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jmilk's avatar

How can two infinite sets not have one to one correspondence with each other?

Asked by jmilk (7points) June 3rd, 2021
5 responses
“Great Question” (2points)

Recently I watched Veritasium’s video on math’s fatal flaw. I understood some of it but one part that I particularly struggled with was Cantor’s diagonal argument. I did some research on bijection and I understand what constitutes a one to one correspondence between two sets, however what I don’t understand is how two infinite sets could possibly ever not have a one to one correspondence. Because from my limited understanding of mathematics, infinity seems to be a characteristic of a set that means its cardinality does not exist, because their is no bounds or ends to a set. I understand how the new real number is generated in Cantor’s proof, but I don’t understand how when matching the sets that one set of boundless numbers could be any more or less boundless then another. Put more colloquially, because I’m bad at phrasing this question in advanced mathematical terminology, no matter how many numbers are created using the diagonal proof, is there not another natural number that can always be matched up against it, given that the amount of natural numbers is boundless?

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Zaku's avatar

You’ve missed what an “infinite set” means.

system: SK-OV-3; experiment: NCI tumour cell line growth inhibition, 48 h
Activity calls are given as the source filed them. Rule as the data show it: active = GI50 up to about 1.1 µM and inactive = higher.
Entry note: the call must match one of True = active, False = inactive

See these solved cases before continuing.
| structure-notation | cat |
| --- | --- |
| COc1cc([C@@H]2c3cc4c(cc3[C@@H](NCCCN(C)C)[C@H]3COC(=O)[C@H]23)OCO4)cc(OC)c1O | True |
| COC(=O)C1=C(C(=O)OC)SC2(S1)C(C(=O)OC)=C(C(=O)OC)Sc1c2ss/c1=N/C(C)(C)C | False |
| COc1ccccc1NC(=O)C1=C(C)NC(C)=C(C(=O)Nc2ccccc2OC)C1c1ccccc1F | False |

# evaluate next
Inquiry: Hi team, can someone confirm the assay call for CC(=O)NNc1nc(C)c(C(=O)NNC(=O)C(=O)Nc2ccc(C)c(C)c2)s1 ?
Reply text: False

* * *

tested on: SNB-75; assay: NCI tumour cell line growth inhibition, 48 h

Consider this definition: “Infinite sets are the sets containing an uncountable or infinite number of elements. Infinite sets are also called uncountable sets.”

That is, calling a set infinite, simple means it includes an uncountably large number of members. If you list X members, someone could always mention more members.

So these are all infinite sets:

* All the real numbers between 1 and 2.
* All the real numbers between 3 and 4.
* All the points on the line x = y.
* All the points on the line x = y + 3.

There an an infinite number of members of the first set and the second set, and none of the members of the first set are in the second set.

Same for the third and fourth sets.

Or for “the set of all positive integers” and “the set of all negative integers”.

Zaku's avatar

(That definition was from this site: which has some other nice explanations.)

LostInParadise's avatar

It does seem counter-intuitive, but the proof is quite clear. Given any one-to-one correspondence from rationals to reals, the diagonal process provides a way of generating infinitely many real numbers that are not included.

How can you argue against this proof: Since the rationals are countable, we can match them to the positive integers. We can now think of each integer matching to a real number. To find a real number not on the list, choose a number whose first digit is different from the first digit of the real number matched to 1, and whose second digit is different from the second digit of the number matched to 2, and so on. We end up with a number not on the list, and we could find infinitely many such numbers. That means a one-to-one correspondence is impossible.

The trick is the use of one-to-one correspondence as a means for comparing two infinities. Do you have a better method?

flutherother's avatar

You can make a start counting integers, 1. 2. 3. 4……… it’s just that you have to go on and on forever but how do you count the number of points in a line? The first point can be called 1 but you immediately get into trouble as how do you name the second point? It would take an infinite number of decimals to define this point and so you have to give up and say it is uncountable and there is no one to one correspondence with the integers.

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